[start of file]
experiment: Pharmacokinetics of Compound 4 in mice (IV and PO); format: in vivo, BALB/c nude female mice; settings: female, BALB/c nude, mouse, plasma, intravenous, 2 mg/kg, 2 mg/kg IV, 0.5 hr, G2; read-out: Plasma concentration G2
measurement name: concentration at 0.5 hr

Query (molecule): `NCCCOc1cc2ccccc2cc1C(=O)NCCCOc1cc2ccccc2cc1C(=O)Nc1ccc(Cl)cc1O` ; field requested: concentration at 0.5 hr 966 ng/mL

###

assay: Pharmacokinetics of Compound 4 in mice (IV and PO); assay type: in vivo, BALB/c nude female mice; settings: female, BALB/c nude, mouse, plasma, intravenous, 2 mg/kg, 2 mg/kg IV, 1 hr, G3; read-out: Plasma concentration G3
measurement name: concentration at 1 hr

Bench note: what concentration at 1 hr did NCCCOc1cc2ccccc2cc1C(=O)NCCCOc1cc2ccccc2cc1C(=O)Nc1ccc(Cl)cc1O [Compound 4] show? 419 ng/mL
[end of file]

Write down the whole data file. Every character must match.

experiment: Pharmacokinetics of Compound 4 in mice (IV and PO); format: in vivo, BALB/c nude female mice; settings: female, BALB/c nude, mouse, plasma, intravenous, 2 mg/kg, 2 mg/kg IV, 0.5 hr, G2; read-out: Plasma concentration G2
measurement name: concentration at 0.5 hr

Query (molecule): `NCCCOc1cc2ccccc2cc1C(=O)NCCCOc1cc2ccccc2cc1C(=O)Nc1ccc(Cl)cc1O` ; field requested: concentration at 0.5 hr 966 ng/mL

###

assay: Pharmacokinetics of Compound 4 in mice (IV and PO); assay type: in vivo, BALB/c nude female mice; settings: female, BALB/c nude, mouse, plasma, intravenous, 2 mg/kg, 2 mg/kg IV, 1 hr, G3; read-out: Plasma concentration G3
measurement name: concentration at 1 hr

Bench note: what concentration at 1 hr did NCCCOc1cc2ccccc2cc1C(=O)NCCCOc1cc2ccccc2cc1C(=O)Nc1ccc(Cl)cc1O [Compound 4] show? 419 ng/mL